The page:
Researching further, one finds that Bush has a penchant for using the adverb “cowardly” to describe a suicide bombing whenever the need to condemn it arises, whether it happened in Jerusalem, Jordan, Bali, or Lebanon

I don’t know about you readers out there, but when I think of someone giving their life for a cause, “cowardly” isn’t the first word that comes to mind (regardless if innocents are killed).  It certainly isn’t what I thought when 9/11 happened.  In fact, I remember finding myself on a level of agreement with Bill Maher when he infamously said this:

“We have been the cowards, lobbing cruise missiles from 2,000 miles away: That’s cowardly. Staying in the airplane when it hits the building, say what you want about it, it’s not cowardly.”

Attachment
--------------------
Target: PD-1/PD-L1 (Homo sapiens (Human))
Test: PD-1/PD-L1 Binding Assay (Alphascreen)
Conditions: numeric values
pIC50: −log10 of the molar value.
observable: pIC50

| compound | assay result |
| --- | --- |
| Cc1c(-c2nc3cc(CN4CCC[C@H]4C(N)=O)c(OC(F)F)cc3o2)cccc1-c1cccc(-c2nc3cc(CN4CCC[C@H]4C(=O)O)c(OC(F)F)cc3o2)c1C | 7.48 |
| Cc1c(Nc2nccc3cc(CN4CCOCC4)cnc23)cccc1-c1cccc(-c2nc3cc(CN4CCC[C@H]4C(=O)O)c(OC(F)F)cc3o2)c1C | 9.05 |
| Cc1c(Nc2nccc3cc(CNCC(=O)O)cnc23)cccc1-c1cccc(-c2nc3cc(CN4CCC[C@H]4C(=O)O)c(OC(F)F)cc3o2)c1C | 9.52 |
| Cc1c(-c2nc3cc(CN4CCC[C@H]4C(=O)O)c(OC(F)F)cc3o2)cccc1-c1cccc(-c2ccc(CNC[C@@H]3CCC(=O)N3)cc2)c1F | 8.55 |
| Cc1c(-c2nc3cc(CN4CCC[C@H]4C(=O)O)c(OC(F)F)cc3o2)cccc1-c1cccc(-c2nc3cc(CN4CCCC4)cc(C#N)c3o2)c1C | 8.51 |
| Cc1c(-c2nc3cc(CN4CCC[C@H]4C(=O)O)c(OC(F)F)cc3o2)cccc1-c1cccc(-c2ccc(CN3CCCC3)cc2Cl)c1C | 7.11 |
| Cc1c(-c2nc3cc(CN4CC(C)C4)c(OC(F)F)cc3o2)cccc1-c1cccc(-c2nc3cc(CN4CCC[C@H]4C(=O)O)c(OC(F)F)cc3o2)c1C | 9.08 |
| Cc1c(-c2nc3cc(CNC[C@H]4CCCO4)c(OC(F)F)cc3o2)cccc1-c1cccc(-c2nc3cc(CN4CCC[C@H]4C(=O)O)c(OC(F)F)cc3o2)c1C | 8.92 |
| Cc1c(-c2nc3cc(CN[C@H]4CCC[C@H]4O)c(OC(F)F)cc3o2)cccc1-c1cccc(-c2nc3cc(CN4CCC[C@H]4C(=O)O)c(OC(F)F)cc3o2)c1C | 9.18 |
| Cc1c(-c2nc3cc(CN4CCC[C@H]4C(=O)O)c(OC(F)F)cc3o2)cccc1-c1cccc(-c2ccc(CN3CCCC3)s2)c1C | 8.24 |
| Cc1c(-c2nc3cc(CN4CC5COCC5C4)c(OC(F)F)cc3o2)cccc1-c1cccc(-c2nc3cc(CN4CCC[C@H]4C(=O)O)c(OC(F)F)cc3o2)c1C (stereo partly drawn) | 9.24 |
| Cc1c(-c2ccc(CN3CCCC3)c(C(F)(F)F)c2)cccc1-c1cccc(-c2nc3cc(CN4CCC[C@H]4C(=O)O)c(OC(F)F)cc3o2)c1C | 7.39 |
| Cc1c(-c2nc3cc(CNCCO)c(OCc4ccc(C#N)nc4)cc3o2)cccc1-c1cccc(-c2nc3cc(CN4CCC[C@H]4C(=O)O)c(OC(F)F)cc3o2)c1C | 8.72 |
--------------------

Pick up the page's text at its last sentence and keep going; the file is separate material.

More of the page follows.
Say what you want about it…but it is hard to describe the lobbing of cruise missiles as “brave” or “heroic”, that much I know, but to call it something else doesn’t mean you abhor the act, does it?  

Must all acts of war have a courage meter?  After all, the most important aspect of any particular method of warfare is its effectiveness from a tactical perspective.  Somewhere along the lines, American troops abandoned bright red coats, drums, and marching straight into lead volleys, eventually switching to camouflage, silence, and taking cover.  If George Washington were alive today, how would he describe an attack via cruise missile?  I’m not sure it makes sense to go down this road.